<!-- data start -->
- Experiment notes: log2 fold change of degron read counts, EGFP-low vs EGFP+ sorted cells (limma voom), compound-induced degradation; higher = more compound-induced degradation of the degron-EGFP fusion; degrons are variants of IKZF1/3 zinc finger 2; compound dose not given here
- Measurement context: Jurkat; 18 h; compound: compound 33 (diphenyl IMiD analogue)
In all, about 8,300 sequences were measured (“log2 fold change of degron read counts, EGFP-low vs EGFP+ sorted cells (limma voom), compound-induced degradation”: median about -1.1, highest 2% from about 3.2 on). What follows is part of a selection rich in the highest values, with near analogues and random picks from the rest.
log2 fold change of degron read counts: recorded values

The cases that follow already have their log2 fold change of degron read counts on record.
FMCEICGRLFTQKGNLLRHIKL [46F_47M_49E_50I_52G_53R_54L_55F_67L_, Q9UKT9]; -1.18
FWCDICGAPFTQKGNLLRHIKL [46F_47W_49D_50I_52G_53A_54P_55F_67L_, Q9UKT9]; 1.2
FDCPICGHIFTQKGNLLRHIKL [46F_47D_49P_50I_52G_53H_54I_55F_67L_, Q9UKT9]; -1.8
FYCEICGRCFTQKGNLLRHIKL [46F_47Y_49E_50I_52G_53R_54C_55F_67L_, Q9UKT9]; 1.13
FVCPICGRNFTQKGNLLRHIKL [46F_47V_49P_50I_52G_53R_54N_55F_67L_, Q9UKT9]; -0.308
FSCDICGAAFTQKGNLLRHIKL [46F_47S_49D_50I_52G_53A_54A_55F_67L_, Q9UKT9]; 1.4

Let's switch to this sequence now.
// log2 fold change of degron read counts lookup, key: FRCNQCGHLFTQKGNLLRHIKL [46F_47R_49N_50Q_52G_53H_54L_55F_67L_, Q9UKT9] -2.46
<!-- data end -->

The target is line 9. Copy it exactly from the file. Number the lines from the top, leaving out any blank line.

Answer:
FYCEICGRCFTQKGNLLRHIKL [46F_47Y_49E_50I_52G_53R_54C_55F_67L_, Q9UKT9]; 1.13